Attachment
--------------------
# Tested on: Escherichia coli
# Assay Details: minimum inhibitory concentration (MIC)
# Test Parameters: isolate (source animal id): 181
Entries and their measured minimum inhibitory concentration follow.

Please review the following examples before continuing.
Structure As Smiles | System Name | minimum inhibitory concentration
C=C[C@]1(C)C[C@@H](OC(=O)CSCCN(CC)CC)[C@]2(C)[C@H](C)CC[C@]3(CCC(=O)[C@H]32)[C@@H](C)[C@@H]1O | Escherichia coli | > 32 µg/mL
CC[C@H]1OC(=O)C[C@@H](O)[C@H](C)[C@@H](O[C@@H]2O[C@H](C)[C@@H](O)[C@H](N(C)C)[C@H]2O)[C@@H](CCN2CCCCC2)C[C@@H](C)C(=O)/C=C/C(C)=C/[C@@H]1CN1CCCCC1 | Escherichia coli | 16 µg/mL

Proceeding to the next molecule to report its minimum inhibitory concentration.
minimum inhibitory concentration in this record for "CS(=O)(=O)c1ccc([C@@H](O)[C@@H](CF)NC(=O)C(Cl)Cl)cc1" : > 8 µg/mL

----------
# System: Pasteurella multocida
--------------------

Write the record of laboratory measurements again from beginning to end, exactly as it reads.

# Tested on: Escherichia coli
# Assay Details: minimum inhibitory concentration (MIC)
# Test Parameters: isolate (source animal id): 181
Entries and their measured minimum inhibitory concentration follow.

Please review the following examples before continuing.
Structure As Smiles | System Name | minimum inhibitory concentration
C=C[C@]1(C)C[C@@H](OC(=O)CSCCN(CC)CC)[C@]2(C)[C@H](C)CC[C@]3(CCC(=O)[C@H]32)[C@@H](C)[C@@H]1O | Escherichia coli | > 32 µg/mL
CC[C@H]1OC(=O)C[C@@H](O)[C@H](C)[C@@H](O[C@@H]2O[C@H](C)[C@@H](O)[C@H](N(C)C)[C@H]2O)[C@@H](CCN2CCCCC2)C[C@@H](C)C(=O)/C=C/C(C)=C/[C@@H]1CN1CCCCC1 | Escherichia coli | 16 µg/mL

Proceeding to the next molecule to report its minimum inhibitory concentration.
minimum inhibitory concentration in this record for "CS(=O)(=O)c1ccc([C@@H](O)[C@@H](CF)NC(=O)C(Cl)Cl)cc1" : > 8 µg/mL

----------
# System: Pasteurella multocida